How Does It Work?

An Early Chinese Medicine Text

An Early Chinese Medicine Text

An Acupuncturist uses Chinese Medical theory to gain insight into a person’s current state of health and how they got there. They then treat the person to restore balance and hence health. Acupuncturists use various methods of treatment, most well known is the insertion of very fine Acupuncture needles but other forms of treatment can also be used such as Tui Na (Chinese therapeutic massage) Guasha, Cupping & Moxa.

Why Does this Approach Work?

The human body is a massively complex interaction of systems ( blood, fluids, lymph, muscles, organs, hormonal, nervous etc.) From this complex interaction stems all health and illness, our strengths and weaknesses and the full range of emotional and intellectual experience included in human consciousness.

Our bodies are constantly working to maintain a balance in response to things like climate, diet, stress and pathogens etc but don’t always manage it. Things can get stuck in an unhelpful state or the body’s systems can become depleted in response to these life pressures.

Acupuncture works by stimulating the body’s natural ability to correct these imbalances; giving the body the impetus it needs to get out of unhelpful patterns and back to health. The goal in treating you is always to achieve a lasting and deep rooted change in your health and well-being, Acupuncture can achieve these wide ranging, and lasting benefits because its effectiveness is rooted in stimulating the body’s own ability to rebalance.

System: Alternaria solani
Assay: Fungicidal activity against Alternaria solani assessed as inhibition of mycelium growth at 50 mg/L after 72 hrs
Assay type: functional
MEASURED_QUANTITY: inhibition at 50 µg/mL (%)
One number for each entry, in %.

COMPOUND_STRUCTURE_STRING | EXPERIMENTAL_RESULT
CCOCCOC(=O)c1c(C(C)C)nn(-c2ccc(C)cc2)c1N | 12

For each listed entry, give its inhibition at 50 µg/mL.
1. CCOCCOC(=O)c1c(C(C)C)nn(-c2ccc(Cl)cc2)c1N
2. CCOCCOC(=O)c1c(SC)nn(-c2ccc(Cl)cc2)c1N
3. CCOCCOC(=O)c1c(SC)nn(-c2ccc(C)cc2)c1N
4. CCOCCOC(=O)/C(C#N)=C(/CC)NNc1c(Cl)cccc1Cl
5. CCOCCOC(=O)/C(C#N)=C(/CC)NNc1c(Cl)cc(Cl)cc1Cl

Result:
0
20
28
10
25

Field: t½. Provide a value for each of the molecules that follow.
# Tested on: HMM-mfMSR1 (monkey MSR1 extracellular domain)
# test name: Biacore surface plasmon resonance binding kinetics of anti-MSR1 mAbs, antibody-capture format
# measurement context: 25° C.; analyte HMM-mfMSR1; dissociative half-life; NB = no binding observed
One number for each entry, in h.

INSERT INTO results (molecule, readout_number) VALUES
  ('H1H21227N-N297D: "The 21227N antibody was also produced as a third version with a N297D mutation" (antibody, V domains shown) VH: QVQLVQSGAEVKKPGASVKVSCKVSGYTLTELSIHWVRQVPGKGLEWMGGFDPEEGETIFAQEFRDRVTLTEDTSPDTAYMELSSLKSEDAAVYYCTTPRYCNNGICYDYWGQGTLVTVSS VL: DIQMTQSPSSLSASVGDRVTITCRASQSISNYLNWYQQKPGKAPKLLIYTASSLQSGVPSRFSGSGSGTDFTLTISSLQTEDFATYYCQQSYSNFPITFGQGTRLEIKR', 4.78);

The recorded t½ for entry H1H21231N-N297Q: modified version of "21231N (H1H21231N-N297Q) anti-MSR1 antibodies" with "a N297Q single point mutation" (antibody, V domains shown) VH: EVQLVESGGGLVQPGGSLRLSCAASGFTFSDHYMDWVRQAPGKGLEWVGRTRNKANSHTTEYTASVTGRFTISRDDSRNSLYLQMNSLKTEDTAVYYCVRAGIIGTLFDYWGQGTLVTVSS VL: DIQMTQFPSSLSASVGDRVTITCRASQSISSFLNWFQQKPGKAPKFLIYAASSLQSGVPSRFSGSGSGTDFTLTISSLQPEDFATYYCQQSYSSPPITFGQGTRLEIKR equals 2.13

Uniquely amongst systems of medicine, Chinese medicine provides an integrated understanding of how imbalances occur in all aspects of our bodymind. As a consequence Acupuncture and related treatments are able to treat all aspects of a person from the physical through to the emotion and spiritm simultaneously.

The result for us as patients is improved health, more energy and greater vitality in life as well as deeper peace and emotional wellbeing.

Can Science Explain How Acupuncture Works

There is continuing research into Acupuncture and into how it might have its effect but nothing conclusive. Some research has shown that the micro-trauma created by the insertion and manipulation of the fine needles triggers reactions in areas of the brain other studies using MRI scanners has shown activity in the brain associated with the ‘deqi’ sensation that Acupuncturists seek when needling, research is ongoing.